Six months ago I confessed to being an introvert. Over the next couple of weeks I’ll be posting about what that means in practical terms. I want to let you know right up front that I am not an expert, but I am sharing my experiences and personal study with you.
Introverts are everywhere, but I think we are probably one of the most misunderstood minorities on the planet. As far as I can tell, there aren’t any definitive figures to say how many of us are out there, but generally you seem to find more of us in the arts community and in academia.
Here are some ways you can spot an introvert:
- you think the person is “too serious”
- they like to spend a lot of time alone
- they don’t do small talk
- they appear uncomfortable in groups of people, but are often good public speakers
- you consider this person aloof, rude, or maybe arrogant
- they like to have long conversations about feelings or ideas
- they have to be dragged to parties or social events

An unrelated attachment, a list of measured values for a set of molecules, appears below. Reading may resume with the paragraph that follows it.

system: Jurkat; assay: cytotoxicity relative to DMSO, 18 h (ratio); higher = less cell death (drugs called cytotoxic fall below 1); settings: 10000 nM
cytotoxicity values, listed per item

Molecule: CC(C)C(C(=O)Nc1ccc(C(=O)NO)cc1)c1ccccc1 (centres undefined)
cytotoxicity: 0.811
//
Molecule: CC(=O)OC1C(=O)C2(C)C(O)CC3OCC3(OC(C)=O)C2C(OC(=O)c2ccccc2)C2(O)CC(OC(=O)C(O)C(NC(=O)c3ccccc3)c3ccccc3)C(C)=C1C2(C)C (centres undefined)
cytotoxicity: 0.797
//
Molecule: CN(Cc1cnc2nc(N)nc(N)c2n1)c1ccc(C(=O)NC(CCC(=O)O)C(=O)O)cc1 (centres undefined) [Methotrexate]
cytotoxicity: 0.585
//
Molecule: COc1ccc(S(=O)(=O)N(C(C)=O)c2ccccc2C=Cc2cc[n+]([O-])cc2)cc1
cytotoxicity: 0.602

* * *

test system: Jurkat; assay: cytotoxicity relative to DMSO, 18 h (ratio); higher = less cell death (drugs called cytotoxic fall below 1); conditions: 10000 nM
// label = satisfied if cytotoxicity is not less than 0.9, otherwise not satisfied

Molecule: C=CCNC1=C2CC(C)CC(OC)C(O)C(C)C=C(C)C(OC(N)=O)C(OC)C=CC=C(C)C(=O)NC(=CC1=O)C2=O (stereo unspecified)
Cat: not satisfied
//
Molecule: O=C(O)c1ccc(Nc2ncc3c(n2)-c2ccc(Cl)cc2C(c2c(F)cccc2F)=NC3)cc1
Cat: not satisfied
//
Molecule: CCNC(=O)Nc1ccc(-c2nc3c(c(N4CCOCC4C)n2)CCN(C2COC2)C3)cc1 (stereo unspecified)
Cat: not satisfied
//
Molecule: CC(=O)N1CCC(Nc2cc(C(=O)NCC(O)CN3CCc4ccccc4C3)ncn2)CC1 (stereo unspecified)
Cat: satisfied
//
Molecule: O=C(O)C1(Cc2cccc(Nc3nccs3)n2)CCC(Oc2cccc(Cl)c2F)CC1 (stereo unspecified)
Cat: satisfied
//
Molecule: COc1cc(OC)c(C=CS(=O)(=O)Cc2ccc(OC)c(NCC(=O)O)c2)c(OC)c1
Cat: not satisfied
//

Do you know someone that fits the bill? Chances are you know an introvert.
To an extrovert these things add up to a condition that requires medication to correct. To an introvert this is every day life. This is not a disease to be cured or managed. It’s the way we were created. Through this series of posts I hope to bring some awareness, not only for extroverts needing to know how to relate to an introvert, but for introverts who sometimes struggle to function well in a world where we are largely misunderstood.
Next time we’ll be looking at what defines an introvert from their perspective. What defines an extrovert. What is shyness and why it’s not the same as introversion.
Are you an introvert? Do you know and introvert?